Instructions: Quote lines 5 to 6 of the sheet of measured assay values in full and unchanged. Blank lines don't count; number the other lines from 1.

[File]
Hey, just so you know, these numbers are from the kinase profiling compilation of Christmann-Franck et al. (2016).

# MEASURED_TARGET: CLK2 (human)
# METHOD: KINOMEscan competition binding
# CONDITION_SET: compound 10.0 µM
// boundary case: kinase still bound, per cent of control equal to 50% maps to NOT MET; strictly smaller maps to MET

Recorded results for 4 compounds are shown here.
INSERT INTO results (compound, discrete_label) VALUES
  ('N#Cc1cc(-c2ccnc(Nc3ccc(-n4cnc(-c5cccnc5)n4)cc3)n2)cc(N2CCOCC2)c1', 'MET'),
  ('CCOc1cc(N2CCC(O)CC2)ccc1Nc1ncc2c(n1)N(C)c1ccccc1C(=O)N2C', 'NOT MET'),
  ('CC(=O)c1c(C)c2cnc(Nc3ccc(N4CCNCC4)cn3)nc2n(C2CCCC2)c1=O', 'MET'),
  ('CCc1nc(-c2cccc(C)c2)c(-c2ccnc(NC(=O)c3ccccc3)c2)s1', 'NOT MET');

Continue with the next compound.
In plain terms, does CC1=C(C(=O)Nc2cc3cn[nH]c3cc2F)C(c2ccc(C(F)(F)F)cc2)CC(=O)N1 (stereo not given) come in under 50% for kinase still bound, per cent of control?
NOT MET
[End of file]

// boundary case: kinase still bound, per cent of control equal to 50% maps to NOT MET; strictly smaller maps to MET

Recorded results for 4 compounds are shown here.